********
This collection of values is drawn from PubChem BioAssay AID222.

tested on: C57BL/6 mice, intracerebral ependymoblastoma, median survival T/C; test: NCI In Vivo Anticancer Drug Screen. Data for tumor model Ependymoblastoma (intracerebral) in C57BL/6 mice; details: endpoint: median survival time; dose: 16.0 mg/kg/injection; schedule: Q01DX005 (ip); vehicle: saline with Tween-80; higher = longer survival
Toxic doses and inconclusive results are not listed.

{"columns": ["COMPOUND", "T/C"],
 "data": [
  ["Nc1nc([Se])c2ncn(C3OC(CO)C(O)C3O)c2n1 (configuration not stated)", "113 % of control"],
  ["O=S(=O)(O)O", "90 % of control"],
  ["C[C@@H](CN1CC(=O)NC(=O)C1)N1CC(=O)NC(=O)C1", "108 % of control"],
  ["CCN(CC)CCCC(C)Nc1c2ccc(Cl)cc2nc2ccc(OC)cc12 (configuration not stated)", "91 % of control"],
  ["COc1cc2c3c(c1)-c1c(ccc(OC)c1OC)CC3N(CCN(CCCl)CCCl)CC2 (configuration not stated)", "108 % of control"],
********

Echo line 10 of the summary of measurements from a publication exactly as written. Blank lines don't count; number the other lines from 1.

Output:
  ["COc1cc2c3c(c1)-c1c(ccc(OC)c1OC)CC3N(CCN(CCCl)CCCl)CC2 (configuration not stated)", "108 % of control"],